After the launch, I had a number of offers from some of the major internet-based businesses within Nigeria, but right now we do not want to raise more money till we are ready to more aggressively expand.
What are the key features on the product road map?
Our major focus right now is the mobile version. Roughly 90% of the likes on our Facebook page are from mobile devices.
Almost all Nigeria-focused sites I have spoken to say that their number one browser is Opera Mini by a large margin.
So we’re developing two more versions for iPhone/Android phones and Nokia and Blackberry devices. After that we’ll look at payment and booking infrastructure that will allow hotels to manage rooms and collect payments over our website.
In parallel we will develop an Android tablet app that a hotel can use on the front desk to collect payments.
There will be no trademark issues because “hotels” is a generic term that even they were unable to trademark. Even if they were able to trademark it, they would need to come down to Nigeria and battle it out in Nigerian courts, and I’m not sure they would enjoy that very much.
[Ref - Hotels.com loses court case]
Geographically speaking, you’re a first mover in this space. What told you the time is right?
When the industry experts start going into something, then it’s the right time (when the random businessmen start going in, it’s too late).
Those guys are dealing with a somewhat similar market in South Africa, so they must see some potential in Nigeria.
Then I saw the fast growth of VConnect.com and Jobberman and realised that the time was right to set up something focused on Nigeria, so that we could be prepared when people are online and can spend money.
To what degree is your growth and development dependent on other parts of the online travel space maturing? For instance, I’d guess that inconsistent (or non-existent) reservation systems at hotel level make it difficult to develop live booking? Are there clear needs/opportunities you think foreign and regional investors are missing?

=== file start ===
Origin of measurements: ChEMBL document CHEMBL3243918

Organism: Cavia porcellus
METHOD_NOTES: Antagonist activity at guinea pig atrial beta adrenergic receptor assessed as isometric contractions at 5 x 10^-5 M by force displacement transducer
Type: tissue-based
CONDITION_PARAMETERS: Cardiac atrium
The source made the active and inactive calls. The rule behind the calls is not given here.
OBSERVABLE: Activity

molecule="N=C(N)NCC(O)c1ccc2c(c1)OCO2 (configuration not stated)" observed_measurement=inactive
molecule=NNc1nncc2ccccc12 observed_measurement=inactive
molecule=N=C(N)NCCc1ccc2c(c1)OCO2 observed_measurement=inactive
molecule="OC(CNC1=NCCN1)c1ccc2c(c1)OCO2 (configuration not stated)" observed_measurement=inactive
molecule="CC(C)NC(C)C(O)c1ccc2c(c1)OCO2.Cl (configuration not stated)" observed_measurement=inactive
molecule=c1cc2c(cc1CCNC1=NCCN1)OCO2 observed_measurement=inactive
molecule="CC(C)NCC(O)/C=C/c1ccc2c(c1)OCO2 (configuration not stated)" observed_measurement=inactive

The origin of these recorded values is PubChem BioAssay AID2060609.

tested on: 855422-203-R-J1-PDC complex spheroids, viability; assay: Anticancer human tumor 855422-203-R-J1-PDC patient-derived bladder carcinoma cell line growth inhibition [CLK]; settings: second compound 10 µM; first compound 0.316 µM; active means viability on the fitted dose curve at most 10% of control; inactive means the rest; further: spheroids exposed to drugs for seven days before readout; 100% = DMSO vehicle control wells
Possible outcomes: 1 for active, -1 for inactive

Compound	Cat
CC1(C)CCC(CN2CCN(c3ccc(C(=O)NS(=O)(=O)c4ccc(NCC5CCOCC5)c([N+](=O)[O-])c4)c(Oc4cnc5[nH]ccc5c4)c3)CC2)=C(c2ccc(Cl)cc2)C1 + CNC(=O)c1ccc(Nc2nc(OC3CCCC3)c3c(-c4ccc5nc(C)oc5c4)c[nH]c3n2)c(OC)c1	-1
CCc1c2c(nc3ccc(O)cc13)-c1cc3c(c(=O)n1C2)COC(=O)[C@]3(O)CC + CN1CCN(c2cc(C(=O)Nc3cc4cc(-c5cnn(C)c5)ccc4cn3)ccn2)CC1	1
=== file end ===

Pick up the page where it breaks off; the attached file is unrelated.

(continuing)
Yes, live booking is a big problem because many hotels are just houses with some rooms and a couple of people at the front desk.
However, this is also an opportunity, because if we can get our systems into the hotels, we can lock down the market.
Following VC4Africa, I see a steady stream of local web startups that are filling gaps left by big brands’ reluctance to invest in Africa – in Ghana alone I’m watching Getfeatured.biz (Craigslist/eBay), Truespot.com (Spotify) and Marketplaceghana.com (eBay). Is that a trend you recognise? Would you associate Hotels.com.ng with it?
Big brands have a very hard time doing business in West Africa. I would indeed say that we are capitalizing on this. I doubt that TripAdvisor or Kayak is going to be in West Africa within the next ten years.
They are not ready to have people on the ground walking door to door looking for hotels. They are not ready to deal with power fluctuations.
The Chinese market is equally tough, but in China the government is artificially creating roadblocks preventing foreign companies from competing.
In West Africa, the roadblocks are natural. By the time the West African environments are established enough for the big brands to come in, I think the space will be completely dominated by local businesses.
NB1: This is a guest article by Nathan Midgley, a freelance writer and web editor based in Accra, Ghana.